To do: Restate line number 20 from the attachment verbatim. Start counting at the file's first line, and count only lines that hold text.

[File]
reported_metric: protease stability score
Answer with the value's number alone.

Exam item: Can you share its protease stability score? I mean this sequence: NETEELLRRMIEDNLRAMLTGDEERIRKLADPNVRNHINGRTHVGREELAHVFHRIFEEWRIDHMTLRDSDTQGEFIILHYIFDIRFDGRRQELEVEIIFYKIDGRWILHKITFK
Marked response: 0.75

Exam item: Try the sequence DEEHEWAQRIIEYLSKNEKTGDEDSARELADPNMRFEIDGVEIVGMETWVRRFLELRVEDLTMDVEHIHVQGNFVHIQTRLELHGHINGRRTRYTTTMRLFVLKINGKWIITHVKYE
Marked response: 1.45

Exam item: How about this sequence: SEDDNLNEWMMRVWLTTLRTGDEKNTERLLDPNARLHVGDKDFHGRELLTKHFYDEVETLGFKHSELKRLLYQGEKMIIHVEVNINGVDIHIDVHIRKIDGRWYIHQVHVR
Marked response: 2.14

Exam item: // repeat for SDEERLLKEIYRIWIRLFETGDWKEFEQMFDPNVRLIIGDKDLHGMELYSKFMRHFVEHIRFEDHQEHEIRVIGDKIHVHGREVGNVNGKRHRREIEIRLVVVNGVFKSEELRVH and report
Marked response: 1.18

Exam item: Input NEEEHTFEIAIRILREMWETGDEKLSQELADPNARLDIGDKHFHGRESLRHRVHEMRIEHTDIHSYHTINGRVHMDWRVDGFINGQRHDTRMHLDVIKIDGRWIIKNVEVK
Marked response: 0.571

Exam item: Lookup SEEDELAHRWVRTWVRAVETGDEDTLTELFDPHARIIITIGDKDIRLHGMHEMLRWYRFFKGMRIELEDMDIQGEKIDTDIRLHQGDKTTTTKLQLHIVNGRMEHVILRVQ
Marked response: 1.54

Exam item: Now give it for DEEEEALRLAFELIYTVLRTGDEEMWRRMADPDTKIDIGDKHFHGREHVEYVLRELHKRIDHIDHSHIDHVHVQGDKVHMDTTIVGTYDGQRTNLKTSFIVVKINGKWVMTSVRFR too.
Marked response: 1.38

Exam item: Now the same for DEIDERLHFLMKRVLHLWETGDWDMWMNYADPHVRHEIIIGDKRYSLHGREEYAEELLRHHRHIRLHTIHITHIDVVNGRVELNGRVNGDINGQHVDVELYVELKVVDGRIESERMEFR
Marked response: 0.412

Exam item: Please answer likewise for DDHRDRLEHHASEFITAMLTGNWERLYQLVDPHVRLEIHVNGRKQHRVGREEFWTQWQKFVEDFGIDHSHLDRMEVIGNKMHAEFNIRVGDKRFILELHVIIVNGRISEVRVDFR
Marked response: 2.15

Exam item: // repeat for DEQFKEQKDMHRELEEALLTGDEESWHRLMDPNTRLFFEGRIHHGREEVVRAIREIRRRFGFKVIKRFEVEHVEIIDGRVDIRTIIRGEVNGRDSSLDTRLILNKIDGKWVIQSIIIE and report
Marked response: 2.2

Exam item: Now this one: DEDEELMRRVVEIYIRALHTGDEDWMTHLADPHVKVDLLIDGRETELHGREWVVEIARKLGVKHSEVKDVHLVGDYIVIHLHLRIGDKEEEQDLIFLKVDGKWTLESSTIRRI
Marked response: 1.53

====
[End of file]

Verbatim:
Marked response: 2.15